Megan Jones – rugby

Megan Jones, 24, began her rugby career with the Welsh team Glamorgan Wanderers, aged just six years old. She had her professional debut for England against New Zealand in 2015 and now plays for Wasps Ladies at club level.

Tokyo 2020 won’t be her first Olympics as she previously went to Rio as a reserve, but this time she’ll be playing alongside her partner, Celia Quansah, who’s also competing for Team GB.

 

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A post shared by Megan Jones (@thanksmeg)

Celia Quansah –rugby

Quansah was born to an English mother and a Ghanaian father, and grew up in Twickenham. Over the past year she and her partner Megan Jones have increasingly shared their life together on Instagram, realising how important this representation was to others.

“We never spoke out about it initially but when we did the response was incredible,” Quansah told the BBC.

“Everyone was like this is amazing, you’re helping so many people by doing this.

“We didn’t even think about it before. If we can help one person feel like they can be themselves, it just makes you want to do it more.”

Tom Bosworth – athletics, race walk

The race walker and PinkNews Award winner came out publicly before the Rio Olympics in 2016 and is now urging other closeted athletes to come out ahead of the Tokyo games.

“I can’t believe that I had such an impact as I did,” he recently told the Daily Mail. “It shows us just how few people have done what I did. In countries where a lot of sport is played and publicised, it makes no sense.

“I am aware of more athletes who now are living quite openly but there are still very few at the highest level representing their country,” he continued.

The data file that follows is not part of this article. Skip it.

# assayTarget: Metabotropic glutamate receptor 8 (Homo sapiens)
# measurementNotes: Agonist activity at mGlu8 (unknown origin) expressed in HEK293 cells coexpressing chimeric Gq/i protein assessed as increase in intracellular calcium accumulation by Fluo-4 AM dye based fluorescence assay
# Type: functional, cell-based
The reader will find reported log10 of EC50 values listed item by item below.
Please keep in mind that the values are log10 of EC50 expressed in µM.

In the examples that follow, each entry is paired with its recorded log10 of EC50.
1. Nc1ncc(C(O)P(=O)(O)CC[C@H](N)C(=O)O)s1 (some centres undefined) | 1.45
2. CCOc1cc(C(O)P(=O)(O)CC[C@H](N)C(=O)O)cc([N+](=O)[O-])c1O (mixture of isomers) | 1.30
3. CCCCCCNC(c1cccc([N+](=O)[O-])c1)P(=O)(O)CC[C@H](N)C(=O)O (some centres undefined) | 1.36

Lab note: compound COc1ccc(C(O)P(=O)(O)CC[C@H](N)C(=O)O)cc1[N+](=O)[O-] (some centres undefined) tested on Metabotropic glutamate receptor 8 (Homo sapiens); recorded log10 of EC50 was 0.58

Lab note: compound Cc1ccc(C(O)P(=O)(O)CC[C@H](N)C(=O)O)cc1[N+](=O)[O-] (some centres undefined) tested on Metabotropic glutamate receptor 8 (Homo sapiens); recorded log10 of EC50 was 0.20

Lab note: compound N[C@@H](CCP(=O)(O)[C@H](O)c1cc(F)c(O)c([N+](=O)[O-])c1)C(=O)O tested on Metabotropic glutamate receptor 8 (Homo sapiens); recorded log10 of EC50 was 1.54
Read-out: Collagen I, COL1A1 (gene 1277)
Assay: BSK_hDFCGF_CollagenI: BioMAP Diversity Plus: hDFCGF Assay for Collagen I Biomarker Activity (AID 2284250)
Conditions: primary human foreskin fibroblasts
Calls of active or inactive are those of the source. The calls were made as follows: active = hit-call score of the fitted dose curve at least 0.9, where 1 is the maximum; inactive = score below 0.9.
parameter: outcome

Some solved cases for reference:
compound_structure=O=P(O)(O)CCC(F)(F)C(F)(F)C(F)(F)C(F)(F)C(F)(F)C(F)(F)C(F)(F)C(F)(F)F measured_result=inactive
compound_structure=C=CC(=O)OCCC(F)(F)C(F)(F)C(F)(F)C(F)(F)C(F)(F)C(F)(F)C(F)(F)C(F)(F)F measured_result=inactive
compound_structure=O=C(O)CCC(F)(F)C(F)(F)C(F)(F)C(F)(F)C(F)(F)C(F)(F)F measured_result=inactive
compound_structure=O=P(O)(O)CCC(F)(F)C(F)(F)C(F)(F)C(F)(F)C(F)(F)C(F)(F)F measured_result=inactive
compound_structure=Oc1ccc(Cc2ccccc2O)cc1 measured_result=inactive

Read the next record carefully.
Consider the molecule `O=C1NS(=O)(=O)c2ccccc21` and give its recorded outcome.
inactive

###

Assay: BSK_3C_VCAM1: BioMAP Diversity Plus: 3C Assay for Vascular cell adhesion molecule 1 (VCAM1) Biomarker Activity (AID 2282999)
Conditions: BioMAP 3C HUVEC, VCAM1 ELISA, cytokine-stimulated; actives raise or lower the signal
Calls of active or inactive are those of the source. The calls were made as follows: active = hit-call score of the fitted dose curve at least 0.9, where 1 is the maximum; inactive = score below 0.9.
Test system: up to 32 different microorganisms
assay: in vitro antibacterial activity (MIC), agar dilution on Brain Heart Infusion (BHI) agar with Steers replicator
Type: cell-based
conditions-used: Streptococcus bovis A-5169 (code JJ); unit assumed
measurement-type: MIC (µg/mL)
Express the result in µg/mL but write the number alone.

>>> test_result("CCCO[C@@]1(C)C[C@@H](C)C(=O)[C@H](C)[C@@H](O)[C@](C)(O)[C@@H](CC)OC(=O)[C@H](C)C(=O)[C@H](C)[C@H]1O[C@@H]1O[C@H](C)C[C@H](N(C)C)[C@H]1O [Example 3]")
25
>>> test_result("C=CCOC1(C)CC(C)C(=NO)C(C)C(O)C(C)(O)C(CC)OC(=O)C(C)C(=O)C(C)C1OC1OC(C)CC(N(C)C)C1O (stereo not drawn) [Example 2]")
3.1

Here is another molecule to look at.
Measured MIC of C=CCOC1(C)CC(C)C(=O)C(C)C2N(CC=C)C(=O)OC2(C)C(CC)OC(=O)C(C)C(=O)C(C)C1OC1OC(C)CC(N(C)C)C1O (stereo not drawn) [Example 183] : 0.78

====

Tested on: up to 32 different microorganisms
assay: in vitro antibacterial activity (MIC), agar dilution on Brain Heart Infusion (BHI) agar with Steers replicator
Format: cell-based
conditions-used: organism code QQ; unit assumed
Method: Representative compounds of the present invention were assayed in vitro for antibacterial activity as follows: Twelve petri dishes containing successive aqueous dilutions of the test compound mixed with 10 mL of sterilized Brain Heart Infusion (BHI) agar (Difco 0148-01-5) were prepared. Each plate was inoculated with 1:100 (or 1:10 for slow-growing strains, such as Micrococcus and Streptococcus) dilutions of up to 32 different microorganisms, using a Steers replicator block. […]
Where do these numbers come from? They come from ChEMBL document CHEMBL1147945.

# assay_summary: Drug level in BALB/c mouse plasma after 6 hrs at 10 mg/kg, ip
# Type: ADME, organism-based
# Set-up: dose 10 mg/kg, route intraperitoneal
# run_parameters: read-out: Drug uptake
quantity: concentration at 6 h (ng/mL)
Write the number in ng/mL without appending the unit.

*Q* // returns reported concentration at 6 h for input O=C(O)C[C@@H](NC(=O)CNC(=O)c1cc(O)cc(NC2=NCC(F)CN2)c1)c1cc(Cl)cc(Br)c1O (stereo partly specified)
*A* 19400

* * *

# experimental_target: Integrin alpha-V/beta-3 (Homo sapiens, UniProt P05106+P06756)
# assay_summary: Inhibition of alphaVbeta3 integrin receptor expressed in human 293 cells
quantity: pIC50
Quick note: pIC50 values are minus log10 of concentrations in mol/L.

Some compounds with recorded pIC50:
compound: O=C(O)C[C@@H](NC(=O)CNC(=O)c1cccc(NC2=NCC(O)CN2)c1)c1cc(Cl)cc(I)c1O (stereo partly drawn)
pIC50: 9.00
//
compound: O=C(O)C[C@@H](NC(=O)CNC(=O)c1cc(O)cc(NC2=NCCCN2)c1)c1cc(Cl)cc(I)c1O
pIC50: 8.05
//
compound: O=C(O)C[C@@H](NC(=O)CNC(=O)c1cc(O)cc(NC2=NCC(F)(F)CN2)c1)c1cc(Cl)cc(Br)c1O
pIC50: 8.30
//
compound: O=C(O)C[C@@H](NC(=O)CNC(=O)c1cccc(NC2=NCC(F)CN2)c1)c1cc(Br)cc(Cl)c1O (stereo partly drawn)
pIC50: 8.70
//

“It still feels, not a taboo subject, but just hushed away from. When you have 11,000 athletes at the Olympics and just 150 out gay sports men and women, it just doesn’t add up.”

Saskia Budgett – rowing

Saskia Budgett has been selected as a reserve for the Tokyo Olympics, meaning she’ll act as an alternate if one of her teammates can’t compete.

The 21-year-old won a European bronze medal in the double sculls in Italy earlier this year. She’s often seen alongside her partner and fellow Team GB rower, Kyra Edwards, who’ve been dubbed “rowing’s power couple”.

 

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A post shared by Saskia Budgett (@saskiabudgett)

Demi Stokes – football

Defender Demi Stokes joined Sunderland’s youth academy as an 8-year-old and is now playing for Manchester City and the England national team.

Earlier this month she spoke on behalf of the Team GB women’s squad about their decision to take the knee before matches, saying they “feel strongly” that it’s the right thing to do.

“We know we have a big part to play. It’s important we use our platforms to help in any way we can,” she said, as reported by the BBC.